Resy Notes and Advisory RE: COVID-19 (March 21)

The Resy Team
Posted by  The Resy Team  on Mar 21, 2020 12:00:00 PM

Key Points 

  • This is a 100-year storm for the restaurant industry. Tuesday was the first day of shutdown for dine-in restaurant service in most major U.S. cities, with California and New York issuing stricter measures with “shelter-in-place” directives by the end of the week. (Groceries and takeout/delivery restaurants remain open.) This all means that restaurants have been forced to shut down entirely, or shift to a takeout/delivery model.

    • Impacts to the workforce. Regardless of which tack has been chosen, myriad restaurants, big and small, have been forced to lay off staff. On Wednesday, Danny Meyer announced that Union Square Hospitality laid off 80% of its workforce, about 2,000 workers. Thomas Keller said he furloughed 1,200. Tom Colicchio laid off 300. The National Restaurant Association estimates that 5 to 7 million jobs will be lost.

  • Is takeout working for restaurants? Yes and no. We’re in the early days of the forced experiment, but many restaurateurs are saying that while they don’t believe it’s a sustainable model, they’re hoping it’s a short-term way to keep the lights on. 

  • The conversation surrounding restaurants’ survival has extended from minor revenue streams (i.e. takeout) to legislative action. As the new, albeit temporary, reality sets in, the country’s leading chefs and restaurateurs are advocating for aid.

    • New York state has waived late fees for sales tax payments. The state also issued a 90-day moratorium on evictions for commercial tenants; some cities, including Los Angeles and San Francisco, have made similar moratoriums.

    • A group called the Independent Restaurant Coalition has been formed and is lobbying on behalf of independent operators on the Hill to ensure they are represented in the Cares Act. Many, many industry leaders are behind this effort.

    • The UK will help shuttered businesses. UK restaurants, pubs, and gyms closed Friday night, but the government has said it will pay 80% of wages of those not working.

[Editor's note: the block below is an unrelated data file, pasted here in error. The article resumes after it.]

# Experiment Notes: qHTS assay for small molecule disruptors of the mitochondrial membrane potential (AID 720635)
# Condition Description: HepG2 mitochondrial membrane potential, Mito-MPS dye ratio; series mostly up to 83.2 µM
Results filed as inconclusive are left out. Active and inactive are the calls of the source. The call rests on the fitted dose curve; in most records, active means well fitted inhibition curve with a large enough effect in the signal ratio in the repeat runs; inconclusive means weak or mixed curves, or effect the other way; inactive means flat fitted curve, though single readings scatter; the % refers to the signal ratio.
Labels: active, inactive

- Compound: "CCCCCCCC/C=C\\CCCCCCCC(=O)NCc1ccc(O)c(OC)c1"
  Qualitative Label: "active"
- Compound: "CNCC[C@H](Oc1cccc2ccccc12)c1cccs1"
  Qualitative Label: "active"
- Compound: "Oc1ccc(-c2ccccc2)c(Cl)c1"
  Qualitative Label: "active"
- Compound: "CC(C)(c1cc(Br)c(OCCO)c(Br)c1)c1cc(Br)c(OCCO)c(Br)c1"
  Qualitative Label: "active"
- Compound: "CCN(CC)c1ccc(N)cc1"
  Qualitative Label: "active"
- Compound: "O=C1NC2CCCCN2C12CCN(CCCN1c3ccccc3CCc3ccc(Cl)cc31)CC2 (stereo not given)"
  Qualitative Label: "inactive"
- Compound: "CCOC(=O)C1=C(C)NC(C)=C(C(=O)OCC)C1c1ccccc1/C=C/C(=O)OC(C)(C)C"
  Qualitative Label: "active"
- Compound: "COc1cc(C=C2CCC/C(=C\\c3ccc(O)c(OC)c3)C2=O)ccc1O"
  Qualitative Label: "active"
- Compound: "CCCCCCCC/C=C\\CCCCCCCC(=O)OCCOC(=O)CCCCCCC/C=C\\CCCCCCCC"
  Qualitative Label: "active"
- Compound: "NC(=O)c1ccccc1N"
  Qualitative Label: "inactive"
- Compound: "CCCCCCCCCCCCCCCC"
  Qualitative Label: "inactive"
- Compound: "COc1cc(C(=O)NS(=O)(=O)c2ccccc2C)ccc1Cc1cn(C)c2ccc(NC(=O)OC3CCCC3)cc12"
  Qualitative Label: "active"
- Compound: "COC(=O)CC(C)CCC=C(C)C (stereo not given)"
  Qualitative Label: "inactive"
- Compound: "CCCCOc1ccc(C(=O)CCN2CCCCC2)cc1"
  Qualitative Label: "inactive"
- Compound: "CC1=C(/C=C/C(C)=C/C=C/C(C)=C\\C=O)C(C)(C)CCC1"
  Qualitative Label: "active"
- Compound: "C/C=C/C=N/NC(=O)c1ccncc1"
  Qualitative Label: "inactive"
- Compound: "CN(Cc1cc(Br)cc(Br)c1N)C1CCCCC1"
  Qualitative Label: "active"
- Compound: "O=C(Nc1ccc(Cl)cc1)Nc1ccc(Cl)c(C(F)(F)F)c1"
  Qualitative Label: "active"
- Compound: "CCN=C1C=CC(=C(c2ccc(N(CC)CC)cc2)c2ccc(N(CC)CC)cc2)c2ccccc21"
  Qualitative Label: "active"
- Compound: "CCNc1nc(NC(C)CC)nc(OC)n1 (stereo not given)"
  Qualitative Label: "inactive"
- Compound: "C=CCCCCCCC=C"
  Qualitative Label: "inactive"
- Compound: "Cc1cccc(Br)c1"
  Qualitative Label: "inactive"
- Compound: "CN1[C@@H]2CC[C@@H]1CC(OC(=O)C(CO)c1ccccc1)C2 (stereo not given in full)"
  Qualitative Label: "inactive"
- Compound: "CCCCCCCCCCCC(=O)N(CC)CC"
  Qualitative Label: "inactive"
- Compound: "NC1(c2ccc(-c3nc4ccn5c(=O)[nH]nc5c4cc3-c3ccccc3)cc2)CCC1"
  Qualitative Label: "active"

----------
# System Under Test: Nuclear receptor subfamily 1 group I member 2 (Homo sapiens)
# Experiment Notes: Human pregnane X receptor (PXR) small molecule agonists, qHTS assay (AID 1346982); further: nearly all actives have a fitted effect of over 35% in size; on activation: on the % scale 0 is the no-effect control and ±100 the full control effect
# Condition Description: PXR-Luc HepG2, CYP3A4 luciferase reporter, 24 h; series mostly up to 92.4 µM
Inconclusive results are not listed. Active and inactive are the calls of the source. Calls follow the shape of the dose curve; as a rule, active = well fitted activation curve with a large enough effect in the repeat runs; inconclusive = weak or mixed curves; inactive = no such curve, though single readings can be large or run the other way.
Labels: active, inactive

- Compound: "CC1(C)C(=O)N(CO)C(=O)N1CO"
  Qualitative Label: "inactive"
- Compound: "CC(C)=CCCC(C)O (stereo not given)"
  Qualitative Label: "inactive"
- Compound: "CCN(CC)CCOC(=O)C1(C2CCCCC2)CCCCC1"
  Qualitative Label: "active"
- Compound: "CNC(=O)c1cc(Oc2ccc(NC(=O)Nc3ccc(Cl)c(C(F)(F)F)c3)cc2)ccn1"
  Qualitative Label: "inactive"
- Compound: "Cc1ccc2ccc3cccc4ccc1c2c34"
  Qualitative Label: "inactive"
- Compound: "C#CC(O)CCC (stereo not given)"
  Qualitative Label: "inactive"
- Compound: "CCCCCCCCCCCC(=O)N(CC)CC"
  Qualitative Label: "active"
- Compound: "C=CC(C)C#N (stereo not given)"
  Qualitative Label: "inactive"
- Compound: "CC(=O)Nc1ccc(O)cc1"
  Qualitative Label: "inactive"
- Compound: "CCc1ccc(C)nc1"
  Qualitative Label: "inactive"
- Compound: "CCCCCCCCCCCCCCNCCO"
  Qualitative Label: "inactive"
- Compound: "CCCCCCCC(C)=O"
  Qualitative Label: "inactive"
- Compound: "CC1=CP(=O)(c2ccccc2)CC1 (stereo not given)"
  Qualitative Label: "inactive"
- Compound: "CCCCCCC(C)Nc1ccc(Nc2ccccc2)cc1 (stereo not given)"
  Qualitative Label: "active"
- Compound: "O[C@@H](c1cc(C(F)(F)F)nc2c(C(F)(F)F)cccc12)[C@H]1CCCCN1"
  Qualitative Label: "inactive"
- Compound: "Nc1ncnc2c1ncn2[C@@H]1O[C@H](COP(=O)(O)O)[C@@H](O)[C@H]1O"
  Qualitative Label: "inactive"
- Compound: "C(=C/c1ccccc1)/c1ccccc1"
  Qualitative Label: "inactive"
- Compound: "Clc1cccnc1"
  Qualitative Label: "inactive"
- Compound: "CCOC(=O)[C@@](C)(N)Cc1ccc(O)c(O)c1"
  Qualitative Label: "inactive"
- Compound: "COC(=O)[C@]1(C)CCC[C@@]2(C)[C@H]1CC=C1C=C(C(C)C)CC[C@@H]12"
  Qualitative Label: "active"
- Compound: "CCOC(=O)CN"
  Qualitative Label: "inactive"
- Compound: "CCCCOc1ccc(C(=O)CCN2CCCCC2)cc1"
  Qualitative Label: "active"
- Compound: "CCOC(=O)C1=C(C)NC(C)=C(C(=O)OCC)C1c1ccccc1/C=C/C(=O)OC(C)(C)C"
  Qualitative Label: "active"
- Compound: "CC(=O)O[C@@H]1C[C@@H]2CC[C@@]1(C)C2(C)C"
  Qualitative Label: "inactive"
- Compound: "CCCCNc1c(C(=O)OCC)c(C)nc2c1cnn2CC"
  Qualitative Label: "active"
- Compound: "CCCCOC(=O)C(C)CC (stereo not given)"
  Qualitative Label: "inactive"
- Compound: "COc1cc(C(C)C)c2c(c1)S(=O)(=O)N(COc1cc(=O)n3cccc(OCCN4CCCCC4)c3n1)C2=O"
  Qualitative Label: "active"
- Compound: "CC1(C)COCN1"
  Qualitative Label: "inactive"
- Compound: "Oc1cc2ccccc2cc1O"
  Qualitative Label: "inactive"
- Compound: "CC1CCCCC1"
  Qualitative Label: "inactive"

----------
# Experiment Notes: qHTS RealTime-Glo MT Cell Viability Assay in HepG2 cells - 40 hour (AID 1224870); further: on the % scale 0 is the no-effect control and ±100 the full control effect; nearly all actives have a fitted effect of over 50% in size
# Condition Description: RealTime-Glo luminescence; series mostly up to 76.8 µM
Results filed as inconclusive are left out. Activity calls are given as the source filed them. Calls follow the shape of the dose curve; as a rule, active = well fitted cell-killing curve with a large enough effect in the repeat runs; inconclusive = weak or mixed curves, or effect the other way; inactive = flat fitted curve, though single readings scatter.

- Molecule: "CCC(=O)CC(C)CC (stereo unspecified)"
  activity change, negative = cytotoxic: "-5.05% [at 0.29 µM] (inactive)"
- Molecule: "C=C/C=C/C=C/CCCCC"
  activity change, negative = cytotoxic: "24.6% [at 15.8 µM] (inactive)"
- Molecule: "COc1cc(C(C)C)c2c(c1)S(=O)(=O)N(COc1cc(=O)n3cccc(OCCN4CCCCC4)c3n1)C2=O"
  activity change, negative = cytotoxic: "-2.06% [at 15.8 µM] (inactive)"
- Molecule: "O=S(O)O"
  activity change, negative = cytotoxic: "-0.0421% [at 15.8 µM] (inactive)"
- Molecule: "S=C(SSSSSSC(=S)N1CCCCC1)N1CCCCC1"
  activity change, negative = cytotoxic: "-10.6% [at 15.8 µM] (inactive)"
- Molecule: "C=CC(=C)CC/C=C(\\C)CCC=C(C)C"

• Earlier this week, the White House had a call with “representatives from the restaurant industry.” Per reports, participants were Domino's Pizza, Chick-fil-A, Subway, Restaurant Brand International, International Franchise Association, Bloomin' Brands, McDonald's USA, YUM! Brands, Raising Cane's, Darden, Papa John’s, Wendy's, and the National Retail Federation. No independents were involved.

    • The U.S. Small Business Administration is offering low-interest federal disaster loans for capital to small businesses and private non-profits. More info here.

    • The SLA is allowing liquor sales for delivery and takeout, but only with food. Other markets, including DC and Chicago, have made similar moves.

  • Given the severe impact on restaurants, many restaurant tech companies are taking action to help restaurants, namely waiving fees.

    • This includes Resy. Effective as of March 9, 2020, we are providing 100% relief on all Resy fees and billing for at least 30 days. We will continue to be focused on addressing the needs of our partners and will update that policy as needed.

    • Toast launched free online ordering for all restaurants, including non-Toast customers.  Doordash and Caviar are allowing restaurants to sign up for delivery with no commission fees for 30 days through April. Grubhub/Seamless is deferring fees.

  • Accurate information is more important than ever. The news cycle is moving quickly, and because each market has different regulations and aid options, staying up to date is crucial.

  • Messaging to the public, whether you’re staying open or have started crowdsourcing campaigns, is also essential. Resy has compiled city-by-city guides to partner restaurants that are currently open, as well as recommendations on how the public can help support.

  • So, how long will we be here? We (still) don’t know, but the industry veterans we have spoken to continue to believe we are looking at a minimum of a four-week trough, with more and more expecting it to last two months or more.

  • Despite the devastation, some chefs are holding onto hope. Chef Daniel Patterson wrote about the brutal nature of the situation, but also reason for hope: “This crisis is so vast and all-encompassing that it will give us all a fresh start, a chance to rethink everything … Our industry is full of smart, creative folks who spend their lives creating joy and happiness in the unlikeliest places and times. Restaurant people are resilient, hard-working, optimistic by nature. We are generous to a fault and quick to offer what we have to others. We will solve this with the same kindness, compassion and love that we bring to our restaurants every day. We will find a way forward, even though right now it seems impossible.”
Topics: COVID-19

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